Dollar Funding Costs Rise to One-Week High in Euro Money Markets
The cost for European banks to borrow in dollars rose to the highest in a week, according to a money-markets indicator. A measure of European banks’ reluctance to make unsecured loans to one another held near a three-week low. Lenders increased overnight deposits at the European Central Bank yesterday to the highest in more than a month. Banks placed 249 billion euros ($328 billion) with the Frankfurt-based central bank, the most since Nov. 12, from 225 billion euros on Dec. 14.
Meanwhile, Britain’s top shares rose on Tuesday, recovering after falls in the previous session, on signs of progress in negotiations to avoid a “fiscal cliff” of spending cuts and tax rises that threaten the U.S. economy. Investors became more optimistic that a U.S. budget deal will be struck on Monday night after President Barack Obama made a counter-offer to Republicans that included a major change in position on tax hikes for the wealthy.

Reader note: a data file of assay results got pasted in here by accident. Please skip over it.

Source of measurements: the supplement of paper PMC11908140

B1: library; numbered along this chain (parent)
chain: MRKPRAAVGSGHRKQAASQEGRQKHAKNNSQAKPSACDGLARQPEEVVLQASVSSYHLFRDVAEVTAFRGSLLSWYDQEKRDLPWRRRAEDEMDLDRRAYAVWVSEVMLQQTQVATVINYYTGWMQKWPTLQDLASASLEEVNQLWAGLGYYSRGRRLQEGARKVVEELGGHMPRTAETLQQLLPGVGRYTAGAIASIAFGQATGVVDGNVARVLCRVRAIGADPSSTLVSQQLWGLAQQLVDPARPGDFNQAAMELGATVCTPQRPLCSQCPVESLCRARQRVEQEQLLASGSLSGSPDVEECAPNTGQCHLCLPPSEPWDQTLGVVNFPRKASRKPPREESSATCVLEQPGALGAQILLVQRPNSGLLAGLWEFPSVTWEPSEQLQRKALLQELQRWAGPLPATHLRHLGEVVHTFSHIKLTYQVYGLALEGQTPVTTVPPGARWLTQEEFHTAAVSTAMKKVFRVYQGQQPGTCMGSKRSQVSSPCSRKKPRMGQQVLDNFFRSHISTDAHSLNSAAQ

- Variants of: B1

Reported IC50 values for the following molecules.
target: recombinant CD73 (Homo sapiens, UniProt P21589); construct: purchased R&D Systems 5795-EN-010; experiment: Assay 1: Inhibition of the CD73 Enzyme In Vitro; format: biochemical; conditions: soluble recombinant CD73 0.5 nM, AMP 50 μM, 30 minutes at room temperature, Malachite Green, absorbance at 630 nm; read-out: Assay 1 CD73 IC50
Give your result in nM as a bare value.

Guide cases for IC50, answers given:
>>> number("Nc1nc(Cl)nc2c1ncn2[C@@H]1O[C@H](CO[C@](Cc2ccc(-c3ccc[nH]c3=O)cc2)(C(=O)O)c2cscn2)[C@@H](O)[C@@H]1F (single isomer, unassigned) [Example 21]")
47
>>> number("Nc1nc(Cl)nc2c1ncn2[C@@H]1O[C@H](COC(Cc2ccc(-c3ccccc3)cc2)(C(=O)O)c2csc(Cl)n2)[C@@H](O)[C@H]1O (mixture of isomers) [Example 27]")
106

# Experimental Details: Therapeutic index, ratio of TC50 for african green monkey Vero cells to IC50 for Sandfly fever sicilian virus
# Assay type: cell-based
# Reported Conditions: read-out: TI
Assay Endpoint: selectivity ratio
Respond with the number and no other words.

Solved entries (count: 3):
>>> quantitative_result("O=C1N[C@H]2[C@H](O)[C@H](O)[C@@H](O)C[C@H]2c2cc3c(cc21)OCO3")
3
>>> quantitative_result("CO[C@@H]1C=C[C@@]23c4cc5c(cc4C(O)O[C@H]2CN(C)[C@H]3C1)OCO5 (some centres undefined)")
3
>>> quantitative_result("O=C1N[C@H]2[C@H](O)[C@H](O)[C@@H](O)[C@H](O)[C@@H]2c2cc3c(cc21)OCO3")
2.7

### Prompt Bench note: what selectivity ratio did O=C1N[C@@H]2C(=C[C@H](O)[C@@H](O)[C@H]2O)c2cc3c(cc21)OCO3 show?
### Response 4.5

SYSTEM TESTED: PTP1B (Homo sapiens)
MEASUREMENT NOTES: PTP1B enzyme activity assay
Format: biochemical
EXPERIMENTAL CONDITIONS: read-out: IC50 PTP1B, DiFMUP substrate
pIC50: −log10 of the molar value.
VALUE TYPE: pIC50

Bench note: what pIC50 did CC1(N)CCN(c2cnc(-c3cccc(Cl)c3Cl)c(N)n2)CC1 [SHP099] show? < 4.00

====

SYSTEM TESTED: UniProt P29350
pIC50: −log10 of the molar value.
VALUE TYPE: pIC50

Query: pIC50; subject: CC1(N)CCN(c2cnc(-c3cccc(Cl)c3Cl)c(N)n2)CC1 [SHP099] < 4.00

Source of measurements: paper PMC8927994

In the FX market, GBP has outperformed its European counterpart today, with EUR/GBP down just shy of 10 pips on the session. GBP/USD has climbed from the European morning, with Middle-Eastern demand said to have been behind much of the moves. The moves proceeded through the European morning testing, but not quite reaching, October highs of 1.6218. The gains occur ahead of a raft of events for the UK this week, with the CPI report tomorrow expected to show the pertaining stickiness of inflation, followed by the Bank of England’s minutes on Wednesday. Vanilla option expiries for tomorrow’s NY cut stand at 1.6200, and 0.8180 in EUR/GBP.
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